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About Us

What is
Psychosocial Oncology?

Psychosocial oncology is concerned with the psychological, social, behavioural and ethical aspects of cancer and addresses the two specific dimensions of cancer: (1) the psychological responses of the patients to cancer at all stages of the disease and that of their families and caregivers and (2) the psychological, behavioural and social factors that may influence the disease process.

What is

The Irish Psychosocial Oncology Network (IPSON) is the representative group for professionals working in the area. The group is made up of nurses, doctors, social workers, psychologists, academics and researchers, psychotherapists and other therapists working with cancer patients.

  • IPSON represents professionals working across cancer care in acute hospital settings, cancer support centres, primary care and hospice and palliative care.
  • IPSON acts as the hub for psycho-social issues in cancer care across clinical practice, community settings, professional training, policy and research in the field.
  • IPSON plays a leading role in advocating for the improvement in cancer services in Ireland.
  • IPSON will specifically focus on advancing the psycho-social recommendations of the new National Cancer Strategy 2016-2025.
  • IPSON will work to insure psycho-social oncology research is properly funded and supported.

IPSON is proud to be working closely with the Irish Cancer Society (ICS) to advance services for cancer patients in Ireland

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Psychosocial Care for
Cancer Patients in Ireland.

In Ireland, current provision of psychological care for the person with cancer is ad hoc and patchy. Over the past number of years the various cancer centres have set up varying levels of psycho-oncology service provision. We are committed to ensuring the development of equitable world class psycho-social oncology services for every cancer patient in Ireland.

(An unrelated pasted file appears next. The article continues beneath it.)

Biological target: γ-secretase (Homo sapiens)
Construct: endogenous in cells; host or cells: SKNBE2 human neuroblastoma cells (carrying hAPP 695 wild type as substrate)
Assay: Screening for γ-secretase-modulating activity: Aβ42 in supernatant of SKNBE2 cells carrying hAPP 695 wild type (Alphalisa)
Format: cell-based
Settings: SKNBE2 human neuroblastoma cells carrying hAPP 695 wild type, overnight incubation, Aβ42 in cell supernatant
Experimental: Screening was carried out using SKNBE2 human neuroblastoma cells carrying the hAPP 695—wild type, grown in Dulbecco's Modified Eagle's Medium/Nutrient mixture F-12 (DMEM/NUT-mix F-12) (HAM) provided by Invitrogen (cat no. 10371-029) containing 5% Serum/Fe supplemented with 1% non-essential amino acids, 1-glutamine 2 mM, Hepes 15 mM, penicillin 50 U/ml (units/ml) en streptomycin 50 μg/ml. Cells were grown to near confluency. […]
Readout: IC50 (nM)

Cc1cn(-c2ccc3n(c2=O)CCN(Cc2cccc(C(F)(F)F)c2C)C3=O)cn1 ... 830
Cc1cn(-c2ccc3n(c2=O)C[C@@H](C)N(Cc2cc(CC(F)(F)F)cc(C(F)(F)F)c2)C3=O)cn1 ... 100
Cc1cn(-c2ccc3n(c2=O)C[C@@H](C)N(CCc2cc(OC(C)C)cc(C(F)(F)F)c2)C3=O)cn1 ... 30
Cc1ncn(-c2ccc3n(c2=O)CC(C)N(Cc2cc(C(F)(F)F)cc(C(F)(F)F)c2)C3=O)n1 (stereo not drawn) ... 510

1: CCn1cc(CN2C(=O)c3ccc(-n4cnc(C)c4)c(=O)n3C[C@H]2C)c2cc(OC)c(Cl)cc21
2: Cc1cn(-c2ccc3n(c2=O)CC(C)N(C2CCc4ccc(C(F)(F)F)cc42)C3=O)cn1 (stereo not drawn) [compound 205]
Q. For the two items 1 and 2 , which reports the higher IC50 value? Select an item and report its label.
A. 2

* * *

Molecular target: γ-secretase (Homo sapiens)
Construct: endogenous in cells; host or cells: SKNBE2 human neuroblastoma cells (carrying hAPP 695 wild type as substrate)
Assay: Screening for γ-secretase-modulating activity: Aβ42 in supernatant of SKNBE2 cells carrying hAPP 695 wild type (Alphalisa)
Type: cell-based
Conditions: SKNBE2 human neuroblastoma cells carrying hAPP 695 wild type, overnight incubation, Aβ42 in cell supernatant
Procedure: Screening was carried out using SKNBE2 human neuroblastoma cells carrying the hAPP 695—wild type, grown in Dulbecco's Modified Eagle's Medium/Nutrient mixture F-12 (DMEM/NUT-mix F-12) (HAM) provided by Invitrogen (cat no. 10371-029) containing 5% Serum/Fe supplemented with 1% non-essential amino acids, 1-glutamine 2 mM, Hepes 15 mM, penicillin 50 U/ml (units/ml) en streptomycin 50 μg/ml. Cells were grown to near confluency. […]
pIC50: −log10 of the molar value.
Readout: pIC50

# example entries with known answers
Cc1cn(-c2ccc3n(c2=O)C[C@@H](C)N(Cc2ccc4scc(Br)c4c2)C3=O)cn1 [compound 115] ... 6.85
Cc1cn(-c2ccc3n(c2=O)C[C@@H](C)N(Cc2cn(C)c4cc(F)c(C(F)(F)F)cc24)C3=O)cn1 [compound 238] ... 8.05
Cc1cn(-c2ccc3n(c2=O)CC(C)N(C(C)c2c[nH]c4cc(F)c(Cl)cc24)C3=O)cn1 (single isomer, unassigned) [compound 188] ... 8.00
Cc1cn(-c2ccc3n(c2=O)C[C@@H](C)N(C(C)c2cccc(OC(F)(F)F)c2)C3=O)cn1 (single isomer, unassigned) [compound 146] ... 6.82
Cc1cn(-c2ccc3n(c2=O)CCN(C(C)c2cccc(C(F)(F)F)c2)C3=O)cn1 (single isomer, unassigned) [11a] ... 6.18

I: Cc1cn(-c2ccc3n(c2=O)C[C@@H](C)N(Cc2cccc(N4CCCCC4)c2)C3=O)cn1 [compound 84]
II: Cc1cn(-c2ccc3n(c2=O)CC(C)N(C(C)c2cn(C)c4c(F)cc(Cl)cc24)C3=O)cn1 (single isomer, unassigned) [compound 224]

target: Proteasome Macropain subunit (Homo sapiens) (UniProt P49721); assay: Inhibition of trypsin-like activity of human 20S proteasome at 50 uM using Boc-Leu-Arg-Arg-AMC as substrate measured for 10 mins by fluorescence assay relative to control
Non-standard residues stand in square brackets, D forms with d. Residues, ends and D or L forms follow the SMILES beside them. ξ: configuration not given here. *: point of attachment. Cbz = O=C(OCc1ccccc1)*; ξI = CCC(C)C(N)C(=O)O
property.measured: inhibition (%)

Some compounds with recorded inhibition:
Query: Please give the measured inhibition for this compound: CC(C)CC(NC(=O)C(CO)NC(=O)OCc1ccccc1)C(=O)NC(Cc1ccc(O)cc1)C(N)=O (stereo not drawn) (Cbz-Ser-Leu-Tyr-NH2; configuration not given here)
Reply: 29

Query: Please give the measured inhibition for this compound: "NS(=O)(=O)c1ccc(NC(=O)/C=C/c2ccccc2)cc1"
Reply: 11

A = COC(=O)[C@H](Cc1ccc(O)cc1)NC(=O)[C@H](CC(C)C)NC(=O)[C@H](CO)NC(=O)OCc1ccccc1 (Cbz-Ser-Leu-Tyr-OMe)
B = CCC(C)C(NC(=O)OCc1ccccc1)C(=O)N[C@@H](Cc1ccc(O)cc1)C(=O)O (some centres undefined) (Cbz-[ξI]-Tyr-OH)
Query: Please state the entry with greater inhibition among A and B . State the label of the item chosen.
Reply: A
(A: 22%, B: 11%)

A diagnosis of cancer is recognised as a possible cause of distress and meets the diagnostic requirement/criteria for DSM IV as a potential cause of post-traumatic stress disorder. Cancer symptoms, treatments and treatment side effects can have major adverse effects on the quality of life of the person with cancer and those in his or her close social network.

Undue suffering, distress, psychological morbidity and possible mortality can be reduced and prevented through early recognition, optimal referral and appropriate interventions which are now well established internationally through National Comprehensive Cancer Network (NCCN) guidelines. Research shows that the person with cancer who engage in active adaptive coping skills to their experience of cancer is more likely to adjust to their situation and adhere to treatment with better patient health and economic outcomes.

The international psycho-oncology literature, underpinned by a bio-psychosocial model is evidence based, with annually updated standards of care endorsed by the NCCN.  The subspecialty of psycho-oncology is multidisciplinary in nature with leaders in the field based in major cancer centres worldwide.

Cancer is a major cause of morbidity and mortality in Ireland with about 20,000 new cases annually and a projected increase of 107% by 2020 compared with 2000. While about 7,500 people die each year, cancer treatments are increasingly more effective and currently up to 60% of patients treated are cured; many of the other 40% requires long term palliative symptom management and quality of life issues are central to their care.
Currently there are approximately 120,000 cancer survivors in Ireland. However, Ireland performs poorly by international standards in relation to cancer risk, incidence, survival and psycho-social care.

IPSON is committed to changing the current situation and will prioritise the following key objectives:

The development of first class psycho-oncology services in both our hospitals and community settings.
Insuring these services are equitable and inclusive.
Developing a strong psycho-social research focus with international links.